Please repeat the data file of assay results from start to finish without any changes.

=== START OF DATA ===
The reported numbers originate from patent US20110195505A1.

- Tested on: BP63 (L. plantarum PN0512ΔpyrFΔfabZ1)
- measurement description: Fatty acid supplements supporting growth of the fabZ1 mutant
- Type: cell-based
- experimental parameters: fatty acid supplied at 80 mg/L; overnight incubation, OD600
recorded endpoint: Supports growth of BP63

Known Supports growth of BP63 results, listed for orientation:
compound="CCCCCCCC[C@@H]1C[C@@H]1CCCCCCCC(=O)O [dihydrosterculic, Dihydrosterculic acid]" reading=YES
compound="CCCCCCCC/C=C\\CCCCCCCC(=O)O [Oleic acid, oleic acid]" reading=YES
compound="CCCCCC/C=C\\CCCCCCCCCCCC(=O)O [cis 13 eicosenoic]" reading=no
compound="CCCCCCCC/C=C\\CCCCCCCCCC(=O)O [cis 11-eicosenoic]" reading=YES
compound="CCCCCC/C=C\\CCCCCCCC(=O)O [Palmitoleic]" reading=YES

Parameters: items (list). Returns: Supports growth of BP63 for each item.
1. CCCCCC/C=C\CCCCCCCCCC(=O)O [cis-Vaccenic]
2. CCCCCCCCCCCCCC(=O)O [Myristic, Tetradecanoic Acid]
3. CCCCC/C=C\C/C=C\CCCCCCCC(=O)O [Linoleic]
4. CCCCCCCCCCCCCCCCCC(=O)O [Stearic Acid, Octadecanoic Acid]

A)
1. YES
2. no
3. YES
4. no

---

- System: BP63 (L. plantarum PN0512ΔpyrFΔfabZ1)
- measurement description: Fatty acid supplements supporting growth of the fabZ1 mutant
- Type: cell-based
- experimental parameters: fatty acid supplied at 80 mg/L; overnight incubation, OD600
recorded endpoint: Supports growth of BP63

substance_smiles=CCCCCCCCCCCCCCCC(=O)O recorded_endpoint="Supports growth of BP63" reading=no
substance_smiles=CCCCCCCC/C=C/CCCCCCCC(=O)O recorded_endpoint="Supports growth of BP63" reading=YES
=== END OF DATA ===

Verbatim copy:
The reported numbers originate from patent US20110195505A1.

- Tested on: BP63 (L. plantarum PN0512ΔpyrFΔfabZ1)
- measurement description: Fatty acid supplements supporting growth of the fabZ1 mutant
- Type: cell-based
- experimental parameters: fatty acid supplied at 80 mg/L; overnight incubation, OD600
recorded endpoint: Supports growth of BP63

Known Supports growth of BP63 results, listed for orientation:
compound="CCCCCCCC[C@@H]1C[C@@H]1CCCCCCCC(=O)O [dihydrosterculic, Dihydrosterculic acid]" reading=YES
compound="CCCCCCCC/C=C\\CCCCCCCC(=O)O [Oleic acid, oleic acid]" reading=YES
compound="CCCCCC/C=C\\CCCCCCCCCCCC(=O)O [cis 13 eicosenoic]" reading=no
compound="CCCCCCCC/C=C\\CCCCCCCCCC(=O)O [cis 11-eicosenoic]" reading=YES
compound="CCCCCC/C=C\\CCCCCCCC(=O)O [Palmitoleic]" reading=YES

Parameters: items (list). Returns: Supports growth of BP63 for each item.
1. CCCCCC/C=C\CCCCCCCCCC(=O)O [cis-Vaccenic]
2. CCCCCCCCCCCCCC(=O)O [Myristic, Tetradecanoic Acid]
3. CCCCC/C=C\C/C=C\CCCCCCCC(=O)O [Linoleic]
4. CCCCCCCCCCCCCCCCCC(=O)O [Stearic Acid, Octadecanoic Acid]

A)
1. YES
2. no
3. YES
4. no

---

- System: BP63 (L. plantarum PN0512ΔpyrFΔfabZ1)
- measurement description: Fatty acid supplements supporting growth of the fabZ1 mutant
- Type: cell-based
- experimental parameters: fatty acid supplied at 80 mg/L; overnight incubation, OD600
recorded endpoint: Supports growth of BP63

substance_smiles=CCCCCCCCCCCCCCCC(=O)O recorded_endpoint="Supports growth of BP63" reading=no
substance_smiles=CCCCCCCC/C=C/CCCCCCCC(=O)O recorded_endpoint="Supports growth of BP63" reading=YES